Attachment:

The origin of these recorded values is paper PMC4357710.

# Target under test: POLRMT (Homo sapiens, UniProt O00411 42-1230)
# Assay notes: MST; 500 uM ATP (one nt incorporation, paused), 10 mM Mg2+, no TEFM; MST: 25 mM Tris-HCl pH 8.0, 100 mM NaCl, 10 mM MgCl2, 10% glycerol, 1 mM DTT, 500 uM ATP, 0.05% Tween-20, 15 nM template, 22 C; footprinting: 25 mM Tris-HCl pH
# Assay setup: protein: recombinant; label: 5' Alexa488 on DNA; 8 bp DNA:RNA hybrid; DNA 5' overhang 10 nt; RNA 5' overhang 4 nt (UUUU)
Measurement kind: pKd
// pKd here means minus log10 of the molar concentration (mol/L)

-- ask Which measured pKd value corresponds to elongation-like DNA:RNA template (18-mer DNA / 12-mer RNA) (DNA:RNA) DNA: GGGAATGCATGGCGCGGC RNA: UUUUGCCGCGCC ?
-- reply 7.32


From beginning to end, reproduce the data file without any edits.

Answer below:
The origin of these recorded values is paper PMC4357710.

# Target under test: POLRMT (Homo sapiens, UniProt O00411 42-1230)
# Assay notes: MST; 500 uM ATP (one nt incorporation, paused), 10 mM Mg2+, no TEFM; MST: 25 mM Tris-HCl pH 8.0, 100 mM NaCl, 10 mM MgCl2, 10% glycerol, 1 mM DTT, 500 uM ATP, 0.05% Tween-20, 15 nM template, 22 C; footprinting: 25 mM Tris-HCl pH
# Assay setup: protein: recombinant; label: 5' Alexa488 on DNA; 8 bp DNA:RNA hybrid; DNA 5' overhang 10 nt; RNA 5' overhang 4 nt (UUUU)
Measurement kind: pKd
// pKd here means minus log10 of the molar concentration (mol/L)

-- ask Which measured pKd value corresponds to elongation-like DNA:RNA template (18-mer DNA / 12-mer RNA) (DNA:RNA) DNA: GGGAATGCATGGCGCGGC RNA: UUUUGCCGCGCC ?
-- reply 7.32